The Palm Beach Post
WWR Article Summary (tl;dr) As Andrew Marra reports, “To seemingly everyone’s relief, the standoff is over. Amid falling COVID-19 cases and an unfavorable court decision, the school district recently made masks optional once more on its campuses, clearing the way for Fiona to return, for the first time in more than two months, to her classroom.”
Eight-year-old Fiona Lashells walked onto her elementary school campus last week with a pink backpack and the fanfare of a homecoming war veteran. Family friends waved signs and cheered. A state legislator strode proudly alongside.
It was, in a sense, a return from battle. For two months, the second-grader and her mother had waged an increasingly high-profile standoff against the Palm Beach County public schools over their mask mandate.
Refusing to wear a facial covering, Fiona amassed nearly 40 days of suspensions in September and October, requiring her to spend weeks doing her classwork at home. She and her mother spoke out at school board meetings and posted videos online, winning plaudits from conservative media and political leaders.
To seemingly everyone’s relief, the standoff is over. Amid falling COVID-19 cases and an unfavorable court decision, the school district recently made masks optional once more on its campuses, clearing the way for Fiona to return, for the first time in more than two months, to her classroom.
By then, her case had become a flash point in the national mask debate, and a jolting example of either youthful bravery or melodrama, depending on who you ask.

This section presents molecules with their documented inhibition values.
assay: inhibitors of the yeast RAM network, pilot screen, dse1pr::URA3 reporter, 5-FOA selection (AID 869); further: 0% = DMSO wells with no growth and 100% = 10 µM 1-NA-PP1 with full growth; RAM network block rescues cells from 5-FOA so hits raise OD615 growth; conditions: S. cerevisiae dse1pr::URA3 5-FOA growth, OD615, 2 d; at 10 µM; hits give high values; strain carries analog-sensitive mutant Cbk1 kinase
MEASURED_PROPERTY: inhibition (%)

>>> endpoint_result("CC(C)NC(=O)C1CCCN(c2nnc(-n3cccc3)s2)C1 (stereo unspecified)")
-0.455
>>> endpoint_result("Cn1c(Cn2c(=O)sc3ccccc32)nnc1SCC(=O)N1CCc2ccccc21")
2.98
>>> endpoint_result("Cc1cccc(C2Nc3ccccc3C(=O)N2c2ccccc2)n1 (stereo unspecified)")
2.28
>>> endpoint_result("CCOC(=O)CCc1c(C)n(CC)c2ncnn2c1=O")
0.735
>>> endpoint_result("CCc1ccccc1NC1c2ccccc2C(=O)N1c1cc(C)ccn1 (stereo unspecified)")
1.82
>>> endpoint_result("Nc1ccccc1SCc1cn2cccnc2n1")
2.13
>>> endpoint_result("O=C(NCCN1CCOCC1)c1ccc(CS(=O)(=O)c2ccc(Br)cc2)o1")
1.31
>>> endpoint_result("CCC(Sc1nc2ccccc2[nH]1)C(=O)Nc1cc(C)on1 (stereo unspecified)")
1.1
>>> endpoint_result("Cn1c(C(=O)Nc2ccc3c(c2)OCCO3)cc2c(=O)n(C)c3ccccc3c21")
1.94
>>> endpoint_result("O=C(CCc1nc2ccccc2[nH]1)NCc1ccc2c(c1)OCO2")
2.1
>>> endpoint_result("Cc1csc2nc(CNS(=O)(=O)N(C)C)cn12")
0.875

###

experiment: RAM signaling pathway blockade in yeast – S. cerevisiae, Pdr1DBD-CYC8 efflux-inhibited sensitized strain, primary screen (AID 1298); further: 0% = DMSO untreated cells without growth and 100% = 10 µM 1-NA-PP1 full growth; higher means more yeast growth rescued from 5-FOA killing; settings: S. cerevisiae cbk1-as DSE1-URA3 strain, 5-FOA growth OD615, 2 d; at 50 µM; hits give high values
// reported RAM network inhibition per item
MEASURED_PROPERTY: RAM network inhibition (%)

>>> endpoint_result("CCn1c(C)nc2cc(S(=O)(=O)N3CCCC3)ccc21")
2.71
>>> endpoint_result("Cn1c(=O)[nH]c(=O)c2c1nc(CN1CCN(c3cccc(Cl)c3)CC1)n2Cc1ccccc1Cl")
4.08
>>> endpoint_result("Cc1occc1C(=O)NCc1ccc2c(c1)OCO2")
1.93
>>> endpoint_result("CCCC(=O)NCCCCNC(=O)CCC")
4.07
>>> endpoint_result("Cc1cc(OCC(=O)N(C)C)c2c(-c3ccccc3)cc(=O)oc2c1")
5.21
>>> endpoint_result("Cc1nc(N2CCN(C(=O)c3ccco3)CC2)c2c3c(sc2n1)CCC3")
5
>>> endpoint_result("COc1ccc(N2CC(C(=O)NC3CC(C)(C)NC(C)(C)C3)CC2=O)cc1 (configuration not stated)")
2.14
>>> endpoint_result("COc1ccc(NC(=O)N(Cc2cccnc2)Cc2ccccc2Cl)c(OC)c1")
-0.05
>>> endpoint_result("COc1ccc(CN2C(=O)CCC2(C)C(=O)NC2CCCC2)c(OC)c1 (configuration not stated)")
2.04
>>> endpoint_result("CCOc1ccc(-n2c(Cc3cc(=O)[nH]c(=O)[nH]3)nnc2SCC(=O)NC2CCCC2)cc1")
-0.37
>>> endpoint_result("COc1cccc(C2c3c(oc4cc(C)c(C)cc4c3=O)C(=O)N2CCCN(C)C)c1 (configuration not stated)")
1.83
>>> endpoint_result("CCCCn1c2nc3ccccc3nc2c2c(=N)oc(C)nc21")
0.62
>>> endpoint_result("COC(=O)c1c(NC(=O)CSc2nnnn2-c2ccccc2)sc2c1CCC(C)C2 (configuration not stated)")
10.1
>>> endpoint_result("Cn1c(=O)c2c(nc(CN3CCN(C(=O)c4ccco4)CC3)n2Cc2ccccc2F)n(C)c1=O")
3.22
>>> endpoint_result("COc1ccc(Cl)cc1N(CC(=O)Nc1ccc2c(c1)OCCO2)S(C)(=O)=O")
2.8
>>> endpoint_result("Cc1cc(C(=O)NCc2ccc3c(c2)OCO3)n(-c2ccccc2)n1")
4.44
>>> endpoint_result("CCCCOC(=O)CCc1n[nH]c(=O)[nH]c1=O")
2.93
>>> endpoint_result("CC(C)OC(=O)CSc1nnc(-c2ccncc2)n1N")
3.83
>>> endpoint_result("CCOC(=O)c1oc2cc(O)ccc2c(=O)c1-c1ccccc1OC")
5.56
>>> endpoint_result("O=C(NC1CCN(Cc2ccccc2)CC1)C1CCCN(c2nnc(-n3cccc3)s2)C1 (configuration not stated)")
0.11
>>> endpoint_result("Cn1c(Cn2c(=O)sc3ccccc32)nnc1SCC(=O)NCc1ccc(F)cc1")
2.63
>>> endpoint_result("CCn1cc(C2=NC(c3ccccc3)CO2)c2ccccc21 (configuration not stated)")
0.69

Fueled by her mother, Bailey Lashells, who meticulously documented Fiona’s plight in videos and online posts, the situation drew the attention of conservative news media, building national interest that culminated this month in Fiona’s appearance on Fox News alongside Gov. Ron DeSantis.
The clamor was all still fresh in everyone’s mind when the 8-year-old who likes unicorns and purple nail polish walked nervously to class at Discovery Key Elementary, a 1,000-student campus west of Lake Worth Beach.
The return “kind of felt a bit weird,” she said.
But the feeling passed quickly as she left a small entourage of well-wishers, including state Rep. Mike Caruso, R-Boca Raton, to reunite with classmates and reacclimate herself to the regular school day.
School district leaders hope that return to normalcy is a common pattern across its roughly 180 schools, as the end of its mask mandate relieves some of the tension that has gripped campuses and school board meetings.
By the end of last week, the district said 10% of its students had opted out of wearing masks.
But while Fiona’s case was an extraordinary display of how far the debate can go, it was also notable for how rare it was.
When the school district joined several other counties in implementing mandates in August, there was widespread concern about mass disobedience. Dozens of angry parents had spent all summer protesting outside school board meetings, and dozens more waited hours each week to denounce the mandate to board members.
But the school district says that over two months, just 23 of its roughly 166,000 students received suspensions for failing to comply with mask requirements.
“There was a lot more talk early on, with people saying they weren’t going to do it,” said Deputy Schools Superintendent Ed Tierney. But in the end, “almost everyone went along with it. There really weren’t the widespread refusals to do it.”
Fiona wore a mask to school all of last year, but she complained they made her tired, and she worried that breathing through one all day could be unsanitary. She said she was relieved when the school district announced this summer that masks would not be required when classes resumed in August.